House of Commons report
The House of Commons (“HOC”) report was published on 25 January 2007 following an investigation last autumn. It makes several recommendations to provide greater clarity on the regulation of Call TV Quiz shows and to improve transparency of game mechanisms for viewers. Typically, the viewer watches a live broadcast programme, sends a text message or makes a premium rate telephone call in order to take part and then fails to connect with the studio. The broadcaster keeps a proportion of the call revenue, which funds the programme. The HOC considered that the shows have the “look and feel” of gambling, but are not regulated as such, and was highly critical of a number of underhand and misleading practices.
The main considerations and recommendations of the report are as follows:
- The Gambling Commission, OFCOM and ICSTIS are all involved in regulating the area but the extent of their individual roles is unclear. The HOC recommends that, while each regulator has expertise in a distinct area, OFCOM should take the lead so that there is one clearly identifiable body to whom all complaints can be addressed.
- The HOC considers that the shows should be treated as gaming under the new Gambling Act on the basis that some participants do not choose a free entry route (where there is one). They ask the Gambling Commission to consider the appropriate categorisation as a matter of urgency. (In fact the Gambling Commission has previously expressed the view that such shows are in the nature of illegal lotteries.)
- The HOC encourages the use of alerting systems which keep callers informed as to how many calls they make and/or how much they have spent; they suggested that this should become obligatory. Further, they recommend that broadcasters display the GamCare telephone number at regular intervals and request that ICSTIS make changes to its rules to ensure that all viewers understand the costs of participation.
- Based on concerns about the ambiguity and obscurity of some questions and answers, they recommend that OFCOM requires broadcasters to inform viewers that puzzle solutions may not be as simple as they seem and that there may be a cryptic element. They add that OFCOM should consider making it obligatory to verify games and lodge solutions with independent third parties. A further recommendation is that OFCOM should consider whether operators not only have to reveal the solutions but also how such solutions are reached.
- The HOC confirm that blocking calls from entry (for example, as a result of a caller exceeding a maximum number of calls) and deliberately misleading callers about call volume could be fraudulent and amount to a criminal offence. They further ask BT to find a solution to stop the technical problem of charging a caller even when they are not entered into the competition. In the meantime callers must be refunded where this occurs.
- Generally, players are not told that the chances of connecting with the studio are very slim. Although there are difficulties in calculating odds accurately for any given time, the HOC suggests that this is not an insurmountable problem and should be considered based on historical information. Following this, ICSTIS has put forward some suggestions on this area in its report (see below).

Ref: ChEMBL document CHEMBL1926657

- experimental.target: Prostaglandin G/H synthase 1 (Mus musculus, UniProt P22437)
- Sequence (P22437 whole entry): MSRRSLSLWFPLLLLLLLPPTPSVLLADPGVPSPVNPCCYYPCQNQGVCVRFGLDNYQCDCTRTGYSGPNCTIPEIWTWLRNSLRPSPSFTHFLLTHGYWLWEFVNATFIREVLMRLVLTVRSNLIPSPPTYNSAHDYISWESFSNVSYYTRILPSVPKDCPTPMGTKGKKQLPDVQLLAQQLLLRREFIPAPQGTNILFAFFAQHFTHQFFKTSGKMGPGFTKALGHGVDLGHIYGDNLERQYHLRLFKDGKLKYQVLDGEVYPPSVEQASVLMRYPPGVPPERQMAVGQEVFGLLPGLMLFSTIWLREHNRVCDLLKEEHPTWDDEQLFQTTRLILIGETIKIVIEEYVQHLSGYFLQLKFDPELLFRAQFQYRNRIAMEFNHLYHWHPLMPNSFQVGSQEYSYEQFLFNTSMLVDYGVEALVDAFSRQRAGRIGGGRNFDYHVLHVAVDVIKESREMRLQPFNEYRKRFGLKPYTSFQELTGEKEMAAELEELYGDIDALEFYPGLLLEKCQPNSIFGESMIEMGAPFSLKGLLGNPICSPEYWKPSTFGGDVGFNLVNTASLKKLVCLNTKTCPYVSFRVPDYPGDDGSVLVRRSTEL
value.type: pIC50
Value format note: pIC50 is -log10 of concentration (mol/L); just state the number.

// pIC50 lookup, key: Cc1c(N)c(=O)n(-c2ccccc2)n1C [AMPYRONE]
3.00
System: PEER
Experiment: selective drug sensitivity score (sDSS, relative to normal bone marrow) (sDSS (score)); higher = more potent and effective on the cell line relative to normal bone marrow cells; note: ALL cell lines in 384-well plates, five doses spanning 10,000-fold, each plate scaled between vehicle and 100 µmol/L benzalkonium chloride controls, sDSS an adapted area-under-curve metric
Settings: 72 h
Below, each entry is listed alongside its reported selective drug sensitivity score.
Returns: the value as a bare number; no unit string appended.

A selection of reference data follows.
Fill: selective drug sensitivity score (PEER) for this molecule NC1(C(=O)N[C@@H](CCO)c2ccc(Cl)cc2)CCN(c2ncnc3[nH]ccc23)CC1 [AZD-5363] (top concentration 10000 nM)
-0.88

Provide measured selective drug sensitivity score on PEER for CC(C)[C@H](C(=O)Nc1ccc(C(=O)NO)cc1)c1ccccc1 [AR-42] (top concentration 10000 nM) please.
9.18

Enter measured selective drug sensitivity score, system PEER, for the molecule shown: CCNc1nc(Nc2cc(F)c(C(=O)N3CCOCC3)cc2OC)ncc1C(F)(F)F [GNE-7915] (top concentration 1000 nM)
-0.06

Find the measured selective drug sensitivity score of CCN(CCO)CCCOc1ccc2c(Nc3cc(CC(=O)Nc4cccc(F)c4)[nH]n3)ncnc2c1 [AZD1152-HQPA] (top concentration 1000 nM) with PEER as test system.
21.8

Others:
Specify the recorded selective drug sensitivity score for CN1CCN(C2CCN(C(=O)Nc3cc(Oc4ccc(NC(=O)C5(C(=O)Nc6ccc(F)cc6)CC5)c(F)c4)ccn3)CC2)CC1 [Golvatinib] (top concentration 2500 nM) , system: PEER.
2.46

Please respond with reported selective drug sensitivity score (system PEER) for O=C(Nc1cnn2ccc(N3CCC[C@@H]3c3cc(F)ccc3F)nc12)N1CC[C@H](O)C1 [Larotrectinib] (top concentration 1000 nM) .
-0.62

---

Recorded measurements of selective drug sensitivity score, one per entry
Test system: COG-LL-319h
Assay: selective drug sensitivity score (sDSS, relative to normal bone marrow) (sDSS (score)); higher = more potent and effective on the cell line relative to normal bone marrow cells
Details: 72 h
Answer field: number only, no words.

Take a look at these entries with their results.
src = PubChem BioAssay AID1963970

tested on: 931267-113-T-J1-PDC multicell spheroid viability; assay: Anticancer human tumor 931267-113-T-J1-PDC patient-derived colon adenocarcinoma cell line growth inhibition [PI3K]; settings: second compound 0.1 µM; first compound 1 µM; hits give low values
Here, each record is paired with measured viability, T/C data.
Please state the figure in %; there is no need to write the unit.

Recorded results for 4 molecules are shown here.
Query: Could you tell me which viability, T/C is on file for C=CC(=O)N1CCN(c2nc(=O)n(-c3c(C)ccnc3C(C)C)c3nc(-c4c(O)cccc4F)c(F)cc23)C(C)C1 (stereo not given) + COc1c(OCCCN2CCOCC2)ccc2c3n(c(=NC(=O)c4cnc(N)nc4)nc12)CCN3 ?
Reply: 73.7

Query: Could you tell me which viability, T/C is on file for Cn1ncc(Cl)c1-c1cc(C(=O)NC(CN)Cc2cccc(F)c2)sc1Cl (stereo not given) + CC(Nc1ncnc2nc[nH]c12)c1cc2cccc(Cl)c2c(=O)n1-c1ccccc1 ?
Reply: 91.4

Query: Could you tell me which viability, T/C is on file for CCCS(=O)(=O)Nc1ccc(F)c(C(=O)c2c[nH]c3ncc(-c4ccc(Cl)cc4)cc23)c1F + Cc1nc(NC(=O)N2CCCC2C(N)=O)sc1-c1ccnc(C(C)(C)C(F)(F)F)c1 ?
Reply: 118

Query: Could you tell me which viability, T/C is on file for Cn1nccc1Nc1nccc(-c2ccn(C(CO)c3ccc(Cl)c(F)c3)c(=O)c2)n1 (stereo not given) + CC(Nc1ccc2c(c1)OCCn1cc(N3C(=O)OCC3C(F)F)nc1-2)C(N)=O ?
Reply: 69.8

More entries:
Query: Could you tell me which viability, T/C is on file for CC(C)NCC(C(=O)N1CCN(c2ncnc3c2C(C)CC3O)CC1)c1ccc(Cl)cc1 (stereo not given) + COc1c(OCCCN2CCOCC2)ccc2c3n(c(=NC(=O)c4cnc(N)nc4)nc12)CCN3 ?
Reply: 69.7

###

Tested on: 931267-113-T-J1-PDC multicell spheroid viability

For the full HOC report click here.
The ICSTIS review and consultation issued on 29 January 2007 sets out suggested modifications to the existing “Statement of Expectations” concerning this sector. The main proposals are: spoken pricing announcements at intervals of no more than 10 minutes (previously it was between 5 and 15 minutes); cumulative call warnings at no more than each £10 spent by a caller each day to minimise the risk of “bill shock”; transparency as to the actual chances of success in any one call being put through to the studio (the suggested calculations are by reference to recent blocks of programming); and presenter scripts which make it clear that most participants will not get through. The closing date for comment is 12 March 2007. For the full ICSTIS document click here.
OFCOM’s pre-consultation document into “Participation TV” issued on 15 December 2006, considers these same types of quiz shows, as well as other shows which depend wholly or mainly on audience participation. However, its focus is whether such shows, containing repeated messages to viewers to call (or text) in, should be classed as advertising, editorial or as a hybrid of both. Clearly, if deemed to be advertising, they would have to comply with advertising rules. For the full OFCOM document click here.
As well as the newly problematic area of Call TV Quiz shows, there continues to be uncertainty surrounding the advertising of gambling under the new Gambling Act, due to come into force in September 2007. A consultation published by the Gambling Commission on 23 January 2007 poses important questions, including whether gambling advertisements should contain obligatory warnings and/or educational messages and whether an advertiser’s licensing status should be stated. The paper also asks for views on how such requirements would best be enforced: by statutory regulation, licensing conditions or on a voluntary basis. The closing date for responses is 6 March 2007. The responses will be considered in connection with amendments to the CAP and BCAP Codes on Advertising, Sales Promotion and Direct Marketing, again to come into force by September 2007.